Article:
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Mexico’s $1.4 trillion economy makes it the second largest market in Latin America, and its geographical location provides it with a prime position for supply chain and trade advantages. 

In 2022, international trade represented 88% of the Mexican GDP, but the world of international trade is changing. 

Geopolitical and macroeconomic instability have forced many countries to rethink their trading strategy and countries are increasingly looking to shift to a nearshoring and de-risking trade strategy, and Mexico might stand to benefit from these developments.

Though the potential is there, it will still take a collaborative effort from all actors involved to take advantage of the unique position that Mexico finds itself in.

To learn more about Mexico’s potentially prosperous position in international trade, Trade Finance Global (TFG) spoke with Gerardo Gutierrez-Olvera Cabrales, Chairman of the Banking Commission at ICC Mexico and Executive Director, Head of Trade Finance and International Business at Banorte.

Mexico’s rising global trade profile

Mexico’s rise to become the leading exporter to the United States, surpassing China, marks a significant milestone in its economic narrative. 

The country’s geographical proximity to the United States has always been a strategic advantage, facilitating more accessible and cost-effective logistics for cross-border trade. This advantage is amplified by the longstanding trade relationships and agreements that have laid a solid foundation for Mexico’s trade infrastructure and policies for over three decades.

The legacy of the North American Free Trade Agreement (NAFTA), now succeeded by the United States-Mexico-Canada Agreement (USMCA), has been instrumental in integrating Mexico’s economy with its North American counterparts.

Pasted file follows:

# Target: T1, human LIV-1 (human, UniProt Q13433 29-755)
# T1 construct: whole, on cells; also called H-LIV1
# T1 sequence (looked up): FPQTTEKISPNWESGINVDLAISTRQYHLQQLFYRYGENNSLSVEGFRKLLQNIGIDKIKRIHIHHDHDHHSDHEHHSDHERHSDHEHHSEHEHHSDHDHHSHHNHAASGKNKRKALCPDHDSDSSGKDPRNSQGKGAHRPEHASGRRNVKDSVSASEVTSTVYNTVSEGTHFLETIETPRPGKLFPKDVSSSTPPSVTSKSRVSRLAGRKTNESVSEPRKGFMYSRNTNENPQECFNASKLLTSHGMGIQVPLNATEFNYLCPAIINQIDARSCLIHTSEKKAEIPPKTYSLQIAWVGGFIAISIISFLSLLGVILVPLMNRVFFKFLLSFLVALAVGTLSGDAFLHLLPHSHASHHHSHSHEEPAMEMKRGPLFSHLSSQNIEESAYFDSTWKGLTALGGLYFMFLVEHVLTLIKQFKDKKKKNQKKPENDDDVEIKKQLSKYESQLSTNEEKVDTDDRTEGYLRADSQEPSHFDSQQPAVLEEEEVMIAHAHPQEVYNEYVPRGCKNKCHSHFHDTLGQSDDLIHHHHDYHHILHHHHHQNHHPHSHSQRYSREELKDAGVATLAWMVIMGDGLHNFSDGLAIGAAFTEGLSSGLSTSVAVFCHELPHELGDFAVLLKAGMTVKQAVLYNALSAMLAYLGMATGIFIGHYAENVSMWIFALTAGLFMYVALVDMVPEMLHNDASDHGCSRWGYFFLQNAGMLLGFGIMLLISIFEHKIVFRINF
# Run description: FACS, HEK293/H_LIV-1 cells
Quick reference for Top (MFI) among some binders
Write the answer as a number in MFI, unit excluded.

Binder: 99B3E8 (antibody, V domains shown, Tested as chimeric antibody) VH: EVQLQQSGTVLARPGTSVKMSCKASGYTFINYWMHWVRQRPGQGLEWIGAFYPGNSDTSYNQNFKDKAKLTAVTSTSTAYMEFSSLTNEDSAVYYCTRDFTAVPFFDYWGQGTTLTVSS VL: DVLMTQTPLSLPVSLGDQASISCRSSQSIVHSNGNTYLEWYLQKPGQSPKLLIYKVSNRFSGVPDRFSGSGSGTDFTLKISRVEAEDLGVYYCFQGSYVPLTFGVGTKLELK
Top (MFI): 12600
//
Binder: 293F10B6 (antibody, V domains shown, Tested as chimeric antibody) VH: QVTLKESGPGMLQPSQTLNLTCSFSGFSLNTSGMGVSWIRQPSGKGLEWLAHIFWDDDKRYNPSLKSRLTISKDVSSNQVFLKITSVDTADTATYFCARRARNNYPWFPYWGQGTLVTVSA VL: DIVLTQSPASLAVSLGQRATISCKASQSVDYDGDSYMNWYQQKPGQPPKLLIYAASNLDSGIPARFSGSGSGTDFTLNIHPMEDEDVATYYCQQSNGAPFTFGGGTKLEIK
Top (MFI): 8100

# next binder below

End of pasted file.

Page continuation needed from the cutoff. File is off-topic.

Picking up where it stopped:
Gutiérrez-Olvera said, “If you put together the US and Canada, they represent 85% of all Mexican exports and more than half of our imports. We are very much an integrated region – the three countries that are part of USMCA – and that is only strengthening and consolidating.”

Over the decades, these agreements have eliminated significant trade barriers and encouraged the development of robust manufacturing and export sectors within Mexico. 

Manufacturing has come to represent a very substantial portion of Mexico’s exports, reflecting the country’s capability to competitively produce a wide range of goods – including automotive, electronics, medical supplies, and, increasingly, aerospace equipment. 

Over the past few years, geopolitical and macroeconomic uncertainties have prompted many countries, particularly the United States, to reconsider their supply chain strategies, which have significantly benefited Mexico. 

 Gutierrez-Olvera said, “In Mexico, we are certainly feeling the sunny side of this major global trade reconfiguration. We see it in different stages, and the first stage of investment and preparation for nearshoring is already happening. Mexico made a record of foreign direct investment last year, much of it coming from the US, much of it destined for sectors and industries that are already fully integrated in the North American region.”

The country’s strategic location, favourable demographics and established trade agreements make it an attractive destination for companies looking to mitigate risks associated with longer supply chains and reliance on distant markets like China.

The influx of foreign capital supports the expansion and modernisation of Mexico’s industrial base and contributes to the development of its infrastructure, including logistics and transportation, which are critical for sustaining growth in exports.